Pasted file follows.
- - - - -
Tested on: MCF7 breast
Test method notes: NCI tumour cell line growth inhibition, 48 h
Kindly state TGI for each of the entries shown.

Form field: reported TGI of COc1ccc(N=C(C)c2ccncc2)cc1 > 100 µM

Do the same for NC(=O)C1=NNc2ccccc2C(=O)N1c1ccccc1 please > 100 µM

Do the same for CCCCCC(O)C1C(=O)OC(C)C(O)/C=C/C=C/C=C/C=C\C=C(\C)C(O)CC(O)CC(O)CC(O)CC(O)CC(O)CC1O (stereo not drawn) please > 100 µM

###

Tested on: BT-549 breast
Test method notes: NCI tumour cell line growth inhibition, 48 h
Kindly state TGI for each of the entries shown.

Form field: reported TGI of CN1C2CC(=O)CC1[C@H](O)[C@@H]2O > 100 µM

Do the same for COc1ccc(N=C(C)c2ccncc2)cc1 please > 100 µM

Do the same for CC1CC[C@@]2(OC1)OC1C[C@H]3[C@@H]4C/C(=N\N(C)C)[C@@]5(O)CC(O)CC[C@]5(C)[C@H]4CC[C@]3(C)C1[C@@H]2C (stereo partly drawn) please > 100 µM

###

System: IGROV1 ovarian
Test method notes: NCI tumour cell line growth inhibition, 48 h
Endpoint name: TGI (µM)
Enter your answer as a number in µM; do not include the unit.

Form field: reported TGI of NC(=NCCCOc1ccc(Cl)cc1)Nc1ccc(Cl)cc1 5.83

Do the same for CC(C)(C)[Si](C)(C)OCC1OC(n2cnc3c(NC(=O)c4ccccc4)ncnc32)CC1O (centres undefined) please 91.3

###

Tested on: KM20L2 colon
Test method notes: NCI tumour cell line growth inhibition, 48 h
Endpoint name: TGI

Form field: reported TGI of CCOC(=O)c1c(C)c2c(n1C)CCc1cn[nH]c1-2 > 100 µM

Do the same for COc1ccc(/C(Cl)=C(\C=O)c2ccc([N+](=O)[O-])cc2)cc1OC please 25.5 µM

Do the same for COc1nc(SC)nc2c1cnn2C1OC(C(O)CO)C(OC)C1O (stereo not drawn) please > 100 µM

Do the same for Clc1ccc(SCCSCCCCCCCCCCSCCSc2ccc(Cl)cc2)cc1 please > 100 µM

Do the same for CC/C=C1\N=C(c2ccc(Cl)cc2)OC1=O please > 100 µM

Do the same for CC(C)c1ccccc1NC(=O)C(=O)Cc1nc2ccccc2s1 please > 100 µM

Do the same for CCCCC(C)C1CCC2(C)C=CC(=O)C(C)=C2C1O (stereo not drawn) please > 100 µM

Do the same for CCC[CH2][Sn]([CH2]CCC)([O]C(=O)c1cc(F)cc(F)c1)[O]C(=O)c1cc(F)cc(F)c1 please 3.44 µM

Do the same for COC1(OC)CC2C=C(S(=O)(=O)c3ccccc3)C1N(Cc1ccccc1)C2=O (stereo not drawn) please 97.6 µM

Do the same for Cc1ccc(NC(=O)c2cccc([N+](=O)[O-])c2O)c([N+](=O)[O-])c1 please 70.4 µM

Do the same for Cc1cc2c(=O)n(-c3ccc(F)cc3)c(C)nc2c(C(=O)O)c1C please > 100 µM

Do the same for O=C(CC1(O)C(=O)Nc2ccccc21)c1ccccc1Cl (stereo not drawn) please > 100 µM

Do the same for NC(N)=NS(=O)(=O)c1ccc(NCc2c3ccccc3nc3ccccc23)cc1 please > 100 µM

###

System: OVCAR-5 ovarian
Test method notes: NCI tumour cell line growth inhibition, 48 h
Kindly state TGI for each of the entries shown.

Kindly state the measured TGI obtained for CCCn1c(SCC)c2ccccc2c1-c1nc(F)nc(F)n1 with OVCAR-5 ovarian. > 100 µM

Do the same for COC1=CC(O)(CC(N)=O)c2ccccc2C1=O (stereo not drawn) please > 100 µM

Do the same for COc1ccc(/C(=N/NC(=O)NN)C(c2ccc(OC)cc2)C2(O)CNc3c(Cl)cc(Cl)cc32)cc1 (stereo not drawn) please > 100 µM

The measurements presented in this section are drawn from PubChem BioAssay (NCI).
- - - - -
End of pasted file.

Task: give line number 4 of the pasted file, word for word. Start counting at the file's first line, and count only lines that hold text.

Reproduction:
Form field: reported TGI of COc1ccc(N=C(C)c2ccncc2)cc1 > 100 µM